[8] See this formulation in The Stanford Encyclopedia of Philosophy entry on Kant: “My noumenal self is an uncaused cause outside of time, which therefore is not subject to the deterministic laws of nature in accordance with which our understanding constructs experience.” Rohlf, Michael, “Immanuel Kant,” The Stanford Encyclopedia of Philosophy (Spring 2016 edition), Edward N. Zalta (ed.), URL =, Section 5.2.

[9] Regulative ideas: “concepts created by the faculty of reason that cannot be met in experience but that can serve as models or goals for actual human behavior.” Frederick Rauscher, “Kant’s Social and Political Philosophy,” The Stanford Encyclopedia of Philosophy (Fall 2016 edition), Edward N. Zalta (ed.), URL = <…;.

Also from this issue

Lead Essay

  • Mark D. White praises Immanuel Kant’s political philosophy and recommends it to modern classical liberals. Kant’s ethics has often been caricatured as one of rigid, unthinking duty, and also of absolute altruism; White rebuts both of these claims and insists that Kantian ethics gives individuals the space to exercise mature, thoughtful, contextually appropriate judgments. Kant’s politics held that they should have the liberty to act on the products of their deliberation; political liberty, then, is a natural outgrowth of individual autonomy, or the capacity for reasoned self-rule.

Response Essays

  • Gregory Salmieri argues that Kant’s duty-based ethics leaves no room for the pursuit of happiness considered as a good - and thus it leaves no room for individual rights. Moreover, an ethics of duty can coexist quite happily with an authoritarian regime, in that individual duties may still be observed even under authoritarianism. Salmieri also questions the cohesion of the classical liberal tradition overall, for while that includes many people with common interests and influences, their diverse philosophical foundations should not be forgotten, and it may prove that many of us are more adversaries of one another than we realize. Salmieri holds that while liberalism after Kant has accomplished a good deal, its work has been on flawed foundations.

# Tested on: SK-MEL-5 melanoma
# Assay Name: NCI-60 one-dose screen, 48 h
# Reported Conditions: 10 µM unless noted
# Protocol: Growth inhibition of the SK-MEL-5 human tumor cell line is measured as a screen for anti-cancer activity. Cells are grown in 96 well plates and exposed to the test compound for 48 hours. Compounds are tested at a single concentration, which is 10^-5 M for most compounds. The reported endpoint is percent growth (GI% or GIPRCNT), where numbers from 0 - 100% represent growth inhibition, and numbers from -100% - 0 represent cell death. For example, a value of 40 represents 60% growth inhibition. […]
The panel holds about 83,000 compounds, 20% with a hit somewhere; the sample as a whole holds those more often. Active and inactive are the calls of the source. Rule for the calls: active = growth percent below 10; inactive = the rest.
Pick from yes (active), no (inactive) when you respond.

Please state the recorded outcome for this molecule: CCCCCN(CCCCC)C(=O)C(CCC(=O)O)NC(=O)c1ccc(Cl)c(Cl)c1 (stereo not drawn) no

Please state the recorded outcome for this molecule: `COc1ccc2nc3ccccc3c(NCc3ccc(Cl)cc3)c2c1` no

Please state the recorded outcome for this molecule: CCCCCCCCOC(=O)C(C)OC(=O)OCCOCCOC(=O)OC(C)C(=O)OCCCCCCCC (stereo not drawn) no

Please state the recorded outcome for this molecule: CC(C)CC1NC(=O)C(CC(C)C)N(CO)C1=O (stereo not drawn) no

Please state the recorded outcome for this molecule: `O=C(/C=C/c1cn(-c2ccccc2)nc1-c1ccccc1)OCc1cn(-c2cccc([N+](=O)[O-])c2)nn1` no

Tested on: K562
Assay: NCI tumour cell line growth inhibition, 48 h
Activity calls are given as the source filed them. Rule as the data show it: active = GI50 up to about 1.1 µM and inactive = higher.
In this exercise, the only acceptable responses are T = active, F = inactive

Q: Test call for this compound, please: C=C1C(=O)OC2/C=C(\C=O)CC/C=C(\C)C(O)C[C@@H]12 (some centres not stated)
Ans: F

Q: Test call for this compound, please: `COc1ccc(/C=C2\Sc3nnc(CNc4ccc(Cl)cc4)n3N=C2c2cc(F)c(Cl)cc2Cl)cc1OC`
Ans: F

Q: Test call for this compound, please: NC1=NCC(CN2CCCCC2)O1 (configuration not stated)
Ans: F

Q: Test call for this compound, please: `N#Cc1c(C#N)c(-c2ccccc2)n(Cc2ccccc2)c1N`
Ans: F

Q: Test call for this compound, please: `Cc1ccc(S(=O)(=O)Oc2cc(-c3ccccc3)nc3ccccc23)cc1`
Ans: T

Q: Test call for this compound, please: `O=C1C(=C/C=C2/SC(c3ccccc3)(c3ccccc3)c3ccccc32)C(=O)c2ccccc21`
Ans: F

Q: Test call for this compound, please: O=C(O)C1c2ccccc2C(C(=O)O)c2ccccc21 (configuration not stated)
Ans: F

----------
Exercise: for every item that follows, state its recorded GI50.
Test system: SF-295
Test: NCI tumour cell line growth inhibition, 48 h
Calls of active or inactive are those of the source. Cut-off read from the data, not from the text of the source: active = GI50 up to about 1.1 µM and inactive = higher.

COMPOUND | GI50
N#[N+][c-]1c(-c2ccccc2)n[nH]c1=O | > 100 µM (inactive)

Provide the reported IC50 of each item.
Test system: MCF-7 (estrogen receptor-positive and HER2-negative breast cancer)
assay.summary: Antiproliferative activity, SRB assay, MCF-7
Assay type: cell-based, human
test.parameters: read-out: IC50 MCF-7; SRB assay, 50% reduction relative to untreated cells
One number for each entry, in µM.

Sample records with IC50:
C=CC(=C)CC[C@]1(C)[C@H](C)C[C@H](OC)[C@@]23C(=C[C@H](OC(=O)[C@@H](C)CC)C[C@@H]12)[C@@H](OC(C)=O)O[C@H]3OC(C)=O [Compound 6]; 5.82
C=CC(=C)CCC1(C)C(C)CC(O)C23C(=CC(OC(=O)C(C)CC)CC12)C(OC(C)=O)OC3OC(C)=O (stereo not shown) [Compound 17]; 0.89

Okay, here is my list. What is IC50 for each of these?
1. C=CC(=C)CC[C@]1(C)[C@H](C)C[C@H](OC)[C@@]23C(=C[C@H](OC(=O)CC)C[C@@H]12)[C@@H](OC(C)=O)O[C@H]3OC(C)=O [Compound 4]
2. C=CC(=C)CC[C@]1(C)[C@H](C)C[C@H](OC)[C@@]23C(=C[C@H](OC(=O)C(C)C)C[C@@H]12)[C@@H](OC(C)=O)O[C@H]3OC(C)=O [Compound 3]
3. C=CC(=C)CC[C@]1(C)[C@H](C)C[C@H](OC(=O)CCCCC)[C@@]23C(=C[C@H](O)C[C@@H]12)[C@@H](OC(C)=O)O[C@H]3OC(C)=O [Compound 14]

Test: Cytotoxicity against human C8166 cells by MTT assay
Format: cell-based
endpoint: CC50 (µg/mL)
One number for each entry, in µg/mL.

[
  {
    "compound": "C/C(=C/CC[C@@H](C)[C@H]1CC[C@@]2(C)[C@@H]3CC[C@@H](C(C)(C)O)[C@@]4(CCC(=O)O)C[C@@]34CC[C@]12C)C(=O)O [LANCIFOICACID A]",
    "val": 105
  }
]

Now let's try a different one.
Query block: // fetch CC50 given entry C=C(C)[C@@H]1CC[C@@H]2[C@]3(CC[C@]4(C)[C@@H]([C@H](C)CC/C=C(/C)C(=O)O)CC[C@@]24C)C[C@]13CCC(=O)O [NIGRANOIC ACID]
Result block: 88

• Stephen R. C. Hicks argues that if our case for liberty comes from a mysterious other realm, then perhaps we have no case at all. He describes how this was true of Kant’s idea of freedom, which proceeded from the noumenal realm — a realm whose very existence Hicks, like most others, denies. It should be little surprise, then, that Kant himself was a racist, a sexist, a foe of the “commercial spirit,” an enemy of smallpox vaccines, and in many other key respects a proponent of human bondage. Kant’s idea of freedom was otherworldly, and as a result, he held that freedom in this world can be restricted without doing any injury to the “true” freedom of the individuals in question. Beginning from this foundation and proceeding to classical liberalism is arbitrary and unwarranted.

  • Roderick Long offers a complex view of Immanuel Kant, who emerges as more often liberal in principle than in practice. Kant approved of taxation, a welfare state, and even forced conscription; he opposed the right of revolution, opposed women’s civic equality, and warmly supported capital punishment. One might always say that a person with Kant’s fundamental principles should not have approved of these things, but the fact remains that Kant did. In Long’s typology, liberalism can be imminent, in which it is concerned with the freedom of action in everyday life; or it can be vicarious, in which it is concerned with abstract social theory. He argues that Kant shows the influence of both Rousseau and Hobbes in tending toward vicarious liberalism, which makes him insensitive to the realities of state action and other forms of coercion.